With COVID-19 currently monopolizing our daily lives, many of our previously normal routines have drastically changed. From how students are educated to where and how we work, to how we access food and other goods that we need, to how we socialize (or not) and what distance we keep from those we love, this worldwide pandemic has forced a new “normal.” This sudden, but also gradual upheaval has left some safe at home and others still actively working outside the home. However, for all of us, this transition has surely caused a myriad of emotions that can be confusing and hard to pin down, because, just like our routines, our emotions may not be “normal” due to this unprecedented worldwide collective experience.
What is it that you’re feeling? Are you anxious, scared or sad? Are you somewhat relieved because you’ve been forced to slow down and breathe, but worried about your job, finances, and the quality of digital education being provided to your children? Maybe you have cabin fever and are longing to step out, eat at a restaurant or take in a live show? You are missing something, perhaps, and longing for something else. You might feel discouraged, but hopeful that things will soon change and be better. It is confusing, frustrating and chaotic. You may be experiencing both anxiety and grief.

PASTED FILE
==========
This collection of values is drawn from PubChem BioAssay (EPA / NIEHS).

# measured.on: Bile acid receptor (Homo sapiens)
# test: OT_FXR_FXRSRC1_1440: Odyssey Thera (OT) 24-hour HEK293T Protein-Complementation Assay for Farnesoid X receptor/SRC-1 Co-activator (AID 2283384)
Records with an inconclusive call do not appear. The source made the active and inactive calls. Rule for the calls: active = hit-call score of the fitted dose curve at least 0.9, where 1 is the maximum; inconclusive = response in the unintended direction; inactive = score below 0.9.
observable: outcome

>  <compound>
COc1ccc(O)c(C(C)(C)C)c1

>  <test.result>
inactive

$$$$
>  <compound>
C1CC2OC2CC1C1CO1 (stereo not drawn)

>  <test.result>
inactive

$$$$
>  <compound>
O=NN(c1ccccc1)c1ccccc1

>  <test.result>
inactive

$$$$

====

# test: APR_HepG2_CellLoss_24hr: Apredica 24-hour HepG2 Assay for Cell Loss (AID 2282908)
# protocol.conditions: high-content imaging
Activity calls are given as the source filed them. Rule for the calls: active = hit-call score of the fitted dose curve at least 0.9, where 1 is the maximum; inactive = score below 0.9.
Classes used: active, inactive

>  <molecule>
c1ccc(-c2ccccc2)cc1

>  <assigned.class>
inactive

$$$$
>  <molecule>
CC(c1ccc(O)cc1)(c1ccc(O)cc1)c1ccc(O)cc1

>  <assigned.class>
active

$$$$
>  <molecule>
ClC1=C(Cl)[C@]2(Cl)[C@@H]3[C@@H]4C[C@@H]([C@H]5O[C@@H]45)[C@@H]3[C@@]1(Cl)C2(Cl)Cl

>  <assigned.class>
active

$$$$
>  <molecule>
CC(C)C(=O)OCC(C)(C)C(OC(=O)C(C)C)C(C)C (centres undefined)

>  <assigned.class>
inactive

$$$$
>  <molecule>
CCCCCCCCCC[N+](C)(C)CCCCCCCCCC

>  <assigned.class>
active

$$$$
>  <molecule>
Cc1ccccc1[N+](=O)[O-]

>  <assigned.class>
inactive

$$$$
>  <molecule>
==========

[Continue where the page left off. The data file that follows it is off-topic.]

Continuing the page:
As a psychologist and through my previous role as the Director of Patient Experience at a large healthcare system, it is in my nature to look for peace when experiencing anxiety and grief. Having personally experienced several heartbreaking patient and family encounters in healthcare and hearing and watching news of our courageous frontline staff facing this every day, I wanted to offer some details around how to provide serenity for our healthcare heroes despite the current chaos. I know that it seems highly unlikely given the current pace of work in some of our most significantly affected healthcare systems, but in some way or another, it is possible.
Starting simply, it seems that the effects of sincere gratitude and appreciation both in and out of the workplace have been researched extensively. From that, we’ve learned a heartfelt and genuine “thank you” delivered in person or hand-written can make someone feel appreciated, help motivate them to do more, and can also have a positive effect on their overall health and well-being. This can be accomplished by anyone, whether it be a leader, a coworker or someone from a different department that recognizes how hard staff are working. Even without a budget or extra staff, this simple and effective skill of showing gratitude and appreciation can help during our current COVID-19 chaos. Start with saying thanks, then acknowledge the hard work of all those hospital employees, validate their feelings of anxiety, despair, frustration and grief. Let them know that it is real, it is normal and it is okay to express those feelings without judgement.